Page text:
What is eczema?
Atopic eczema, also known as atopic dermatitis is a very common chronic skin disease. It is very common in babies and small children. As many as 15-20% of children under the age of seven have eczema, which is a significant increase in the last 30 years. In 50% of cases, atopic eczema is gone by the age of six, but it can persist into adulthood.
What does eczema look like?
Eczema is a skin condition that manifests as inflammation, dryness, itching, or redness on the skin’s surface. The skin with atopic eczema is accompanied by itching, is very dry, and prone to irritation. The disease usually has two phases, an active or “acute” phase and an inactive phase. People prone to atopic eczema must protect their skin during the inactive phase so that the periods between active phases are as long and painless as possible. ↳
Scratching the area affected by eczema increases the possibility that various viruses, bacteria, and impurities will penetrate the skin and further worsen the itching. That discomfort accompanied by itching is quite frustrating for sufferers because even though scratching worsens the symptoms of eczema, it is very difficult to resist that urge.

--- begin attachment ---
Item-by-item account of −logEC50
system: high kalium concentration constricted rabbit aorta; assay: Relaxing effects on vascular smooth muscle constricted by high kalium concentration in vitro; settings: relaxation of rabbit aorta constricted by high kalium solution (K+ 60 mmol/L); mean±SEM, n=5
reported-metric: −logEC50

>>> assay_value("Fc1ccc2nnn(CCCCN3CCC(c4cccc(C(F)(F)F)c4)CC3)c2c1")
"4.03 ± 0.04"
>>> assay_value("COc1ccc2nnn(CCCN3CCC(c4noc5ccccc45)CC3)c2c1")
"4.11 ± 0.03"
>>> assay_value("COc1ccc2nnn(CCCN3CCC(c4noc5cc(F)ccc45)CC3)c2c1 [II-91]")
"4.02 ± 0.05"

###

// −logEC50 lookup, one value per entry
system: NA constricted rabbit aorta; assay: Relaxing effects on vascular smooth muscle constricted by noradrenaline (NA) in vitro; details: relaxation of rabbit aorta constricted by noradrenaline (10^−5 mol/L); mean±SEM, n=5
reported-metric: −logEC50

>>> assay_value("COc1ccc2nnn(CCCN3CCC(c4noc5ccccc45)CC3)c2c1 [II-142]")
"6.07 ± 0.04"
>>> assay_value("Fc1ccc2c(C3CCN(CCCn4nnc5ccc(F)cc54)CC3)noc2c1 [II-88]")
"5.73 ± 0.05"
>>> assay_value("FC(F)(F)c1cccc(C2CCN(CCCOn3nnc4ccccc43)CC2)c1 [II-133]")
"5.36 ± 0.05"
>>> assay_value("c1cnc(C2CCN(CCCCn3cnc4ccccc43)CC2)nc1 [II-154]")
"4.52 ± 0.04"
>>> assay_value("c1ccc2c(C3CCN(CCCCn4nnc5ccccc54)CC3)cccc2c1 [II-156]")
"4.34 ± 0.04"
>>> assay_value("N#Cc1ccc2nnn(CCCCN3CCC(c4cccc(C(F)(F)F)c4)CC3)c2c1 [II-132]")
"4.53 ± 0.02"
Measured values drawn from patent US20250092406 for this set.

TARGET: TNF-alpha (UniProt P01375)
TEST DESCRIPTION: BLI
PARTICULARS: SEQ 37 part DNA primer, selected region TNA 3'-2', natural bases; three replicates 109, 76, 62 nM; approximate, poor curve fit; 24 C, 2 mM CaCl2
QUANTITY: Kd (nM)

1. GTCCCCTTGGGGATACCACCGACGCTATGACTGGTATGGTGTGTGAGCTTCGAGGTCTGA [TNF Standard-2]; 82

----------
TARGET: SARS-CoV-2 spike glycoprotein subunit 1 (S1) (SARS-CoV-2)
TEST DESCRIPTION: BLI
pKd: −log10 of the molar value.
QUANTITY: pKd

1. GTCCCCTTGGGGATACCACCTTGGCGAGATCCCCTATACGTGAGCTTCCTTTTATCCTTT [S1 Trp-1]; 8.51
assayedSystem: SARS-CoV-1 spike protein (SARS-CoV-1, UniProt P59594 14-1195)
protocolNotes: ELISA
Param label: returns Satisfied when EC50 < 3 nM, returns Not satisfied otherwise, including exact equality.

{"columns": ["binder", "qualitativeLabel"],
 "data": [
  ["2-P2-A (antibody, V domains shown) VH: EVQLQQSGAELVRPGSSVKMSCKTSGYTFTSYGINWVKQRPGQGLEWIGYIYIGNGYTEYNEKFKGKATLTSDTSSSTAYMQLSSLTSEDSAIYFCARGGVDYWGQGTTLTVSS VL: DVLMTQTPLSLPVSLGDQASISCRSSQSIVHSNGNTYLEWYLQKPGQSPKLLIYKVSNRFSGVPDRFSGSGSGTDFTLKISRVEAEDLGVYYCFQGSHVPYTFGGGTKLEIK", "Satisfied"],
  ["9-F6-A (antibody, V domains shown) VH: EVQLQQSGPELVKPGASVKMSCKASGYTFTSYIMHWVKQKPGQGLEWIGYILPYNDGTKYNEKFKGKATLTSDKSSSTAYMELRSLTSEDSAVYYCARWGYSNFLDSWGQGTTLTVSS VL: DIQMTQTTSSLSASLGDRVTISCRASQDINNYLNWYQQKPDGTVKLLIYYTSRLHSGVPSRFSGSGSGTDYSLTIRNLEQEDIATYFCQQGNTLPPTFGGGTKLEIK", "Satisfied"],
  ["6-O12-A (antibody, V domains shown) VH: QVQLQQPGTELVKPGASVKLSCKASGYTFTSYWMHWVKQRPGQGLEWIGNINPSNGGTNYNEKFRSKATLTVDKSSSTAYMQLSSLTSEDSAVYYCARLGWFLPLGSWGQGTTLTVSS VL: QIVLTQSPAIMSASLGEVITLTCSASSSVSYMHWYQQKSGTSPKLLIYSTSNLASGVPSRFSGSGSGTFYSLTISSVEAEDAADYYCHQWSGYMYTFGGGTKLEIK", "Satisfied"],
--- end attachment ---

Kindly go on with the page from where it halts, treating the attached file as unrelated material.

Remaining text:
Eczema affects people of all ages. It can cause irritation and pain caused by the formation of blisters and unpleasant cracks on the skin. In addition, many people suffer because of their appearance and do not feel comfortable in society.
The causes of eczema are not completely known, but some of them are listed below. Those are:
- genetics – 50%-70% of eczema sufferers have a parent who also has this disease
- perfumes or some deodorants
- friction in contact with some synthetic fibers or wool
- allergens such as dust mites, dust, pollen, animal hair, or mold
- heavy sweating
- various soaps
- fabric softeners
- central heating
- air conditioning devices
- diabetes can also be a cause of eczema
Eczema on the face
Eczema on the face is accompanied by very dry, tight, and itchy skin. It most often appears in newborns and small children. It most often occurs on the face, especially on the cheeks and chin. Over time, eczematous areas first appear on the neck, and skin folds around the elbows and wrists, and behind the knees.
Symptoms of atopic eczema on the face are flaking, and rough and red spots. It include areas of very itchy dry skin, often with visible scratch marks. Symptoms of atopic eczema on a child’s face greatly affect a child’s self-esteem and can cause shame and anxiety. The good thing is that with appropriate treatment and regular care, atopic eczema can be effectively controlled and resolved. Sometimes even to the point where it stops being a problem.
As we have already emphasized, one of the main symptoms of eczema is dry skin. When the skin is very dry, its protection is not strong enough, the skin loses moisture faster and is more prone to inflammation and infections. That is why good hydration of the skin is the most important thing in the fight against eczema.
Eczema on the skin